Confrontational, adversarial and dehumanizing

Critics have asserted that the client within CBT is framed as a passive recipient of technical interventions (Strong, Lysack & Sutherland, 2008), the CBT practitioner as controlling, medicalising, concerned with employing techniques and seeking evidence (Mansell, 2008; Sanders & Wills, 2005). The use of technical terminology such as ‘administered’ and ‘implemented’ within CBT does little to assuage these concerns. CBT advocates maintain that it is not an assembly of techniques applied mechanistically (Salkovkis, 1996). Research has demonstrated that CBT patients rate their therapists higher on various relationship variables (interpersonal skills, accurate empathy and support) than psychodynamic therapists, their level of active listening was found to be equivalent to insight-oriented therapists (Keijsers, Schaap & Hoogduin, 2000).

The integration of a compassion based focus within CBT has further enriched and reinforced the importance of the therapeutic alliance. Compassion focused therapy (CFT) developed from observations that people with high levels of shame and self-criticism find it difficult being warm, compassionate and kind to themselves (Gilbert, ), that they often use harsh, bullying approaches to changing their thoughts and behaviours. People who are unable to self-sooth find it difficult being reassured or remaining calm when reflecting upon alternative thoughts or engaging in new behaviours. In CFT, the role of the therapist to help the client experience safety in their interactions, to feel safe with what is explored in therapy and to ultimately replace self-criticism with self-kindness. In compassionate mind training, the client learns the skills and attributes of compassion through modelling therapists demonstrations of these abilities. CFT focuses upon the client experiencing alternative thoughts as kind, supportive and helpful. Throughout therapy, the client is taught to use warmth, compassion and gentleness as their foundation from which to move into more challenging activities. Once individuals stop criticizing and blaming themselves for their symptoms, they are freer to move towards taking responsibility and learning to cope with them.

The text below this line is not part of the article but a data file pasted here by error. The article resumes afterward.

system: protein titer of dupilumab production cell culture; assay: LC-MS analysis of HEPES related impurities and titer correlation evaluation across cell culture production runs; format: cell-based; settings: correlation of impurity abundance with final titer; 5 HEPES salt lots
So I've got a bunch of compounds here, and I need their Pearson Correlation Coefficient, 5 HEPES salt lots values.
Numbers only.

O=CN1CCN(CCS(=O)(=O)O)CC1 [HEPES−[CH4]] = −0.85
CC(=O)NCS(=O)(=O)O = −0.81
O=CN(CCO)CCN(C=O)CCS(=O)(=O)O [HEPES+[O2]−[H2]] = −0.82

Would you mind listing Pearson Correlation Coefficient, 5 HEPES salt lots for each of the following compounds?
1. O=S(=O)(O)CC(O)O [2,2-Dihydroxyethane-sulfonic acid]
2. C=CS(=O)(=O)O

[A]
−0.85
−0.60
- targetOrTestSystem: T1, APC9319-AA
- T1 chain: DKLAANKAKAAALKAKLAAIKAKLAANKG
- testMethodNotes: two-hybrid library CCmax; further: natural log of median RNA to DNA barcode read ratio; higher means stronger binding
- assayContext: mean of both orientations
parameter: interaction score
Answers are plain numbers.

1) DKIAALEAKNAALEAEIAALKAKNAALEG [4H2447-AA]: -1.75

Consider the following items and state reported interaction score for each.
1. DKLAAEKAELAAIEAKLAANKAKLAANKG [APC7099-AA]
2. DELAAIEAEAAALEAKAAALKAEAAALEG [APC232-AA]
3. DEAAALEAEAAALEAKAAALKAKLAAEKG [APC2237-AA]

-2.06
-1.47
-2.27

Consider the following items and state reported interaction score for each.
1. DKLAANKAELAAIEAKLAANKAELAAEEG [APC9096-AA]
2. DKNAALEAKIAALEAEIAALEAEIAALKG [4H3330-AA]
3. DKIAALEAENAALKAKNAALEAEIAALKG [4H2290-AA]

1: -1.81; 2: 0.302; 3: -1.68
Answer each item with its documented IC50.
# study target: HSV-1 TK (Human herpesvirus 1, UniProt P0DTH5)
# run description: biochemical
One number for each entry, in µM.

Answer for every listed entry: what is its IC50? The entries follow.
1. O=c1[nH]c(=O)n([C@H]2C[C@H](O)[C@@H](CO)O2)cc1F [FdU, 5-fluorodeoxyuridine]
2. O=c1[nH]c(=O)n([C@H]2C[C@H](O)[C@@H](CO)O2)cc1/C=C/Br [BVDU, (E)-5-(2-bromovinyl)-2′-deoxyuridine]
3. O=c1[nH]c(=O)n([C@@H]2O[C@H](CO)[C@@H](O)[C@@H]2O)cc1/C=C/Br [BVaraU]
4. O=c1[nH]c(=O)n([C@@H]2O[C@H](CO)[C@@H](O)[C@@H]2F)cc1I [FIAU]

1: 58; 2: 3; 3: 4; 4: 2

Limited applicability to certain populations: the psychologically minded

Critical evaluations of CBT have highlighted its potential weakness and limited evidence-base for children, older adults (Kazantzis, Pachana & Secker, 2003) and people with intellectual disabilities (ID). Critics argue whether CBT models and techniques can be applied to these disparate populations or whether CBT is best suited for the population in which it was developed. The extant literature has highlighted particular characteristics that engender suitability for CBT including, the ability to access thoughts, recognise, differentiate and label emotions, link events and emotions, understand the mediating role of cognitions and assume responsibility for change (James et al, 2001). Within ID, research is required on potential barriers to treatment that may or may not arise from capacity and motivational factors. CBT being an essentially linguistic method presents unique challenges within ID, cognitive techniques being more difficult to apply as verbal ability decreases (Willner & Hatton, 2006). Furthermore, there has been a paucity of research within mainstream CBT regarding the applicability and validity of CBT models to ID treatment (Willner & Hatton, 2006).